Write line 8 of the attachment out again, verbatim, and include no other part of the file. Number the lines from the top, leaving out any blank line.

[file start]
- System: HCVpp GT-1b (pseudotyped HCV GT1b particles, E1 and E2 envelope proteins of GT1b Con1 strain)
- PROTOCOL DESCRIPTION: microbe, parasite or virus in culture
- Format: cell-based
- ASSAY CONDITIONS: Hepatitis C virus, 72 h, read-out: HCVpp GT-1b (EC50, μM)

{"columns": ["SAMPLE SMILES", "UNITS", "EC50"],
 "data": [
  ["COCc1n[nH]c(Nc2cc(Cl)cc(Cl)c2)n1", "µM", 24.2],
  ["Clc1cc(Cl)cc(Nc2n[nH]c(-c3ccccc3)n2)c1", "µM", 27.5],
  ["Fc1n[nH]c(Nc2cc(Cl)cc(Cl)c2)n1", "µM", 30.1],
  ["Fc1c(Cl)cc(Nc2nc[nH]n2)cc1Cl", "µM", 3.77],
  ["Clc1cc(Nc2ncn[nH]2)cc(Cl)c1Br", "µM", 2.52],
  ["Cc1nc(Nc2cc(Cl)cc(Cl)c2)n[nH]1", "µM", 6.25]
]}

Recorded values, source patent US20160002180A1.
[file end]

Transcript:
  ["Clc1cc(Cl)cc(Nc2n[nH]c(-c3ccccc3)n2)c1", "µM", 27.5],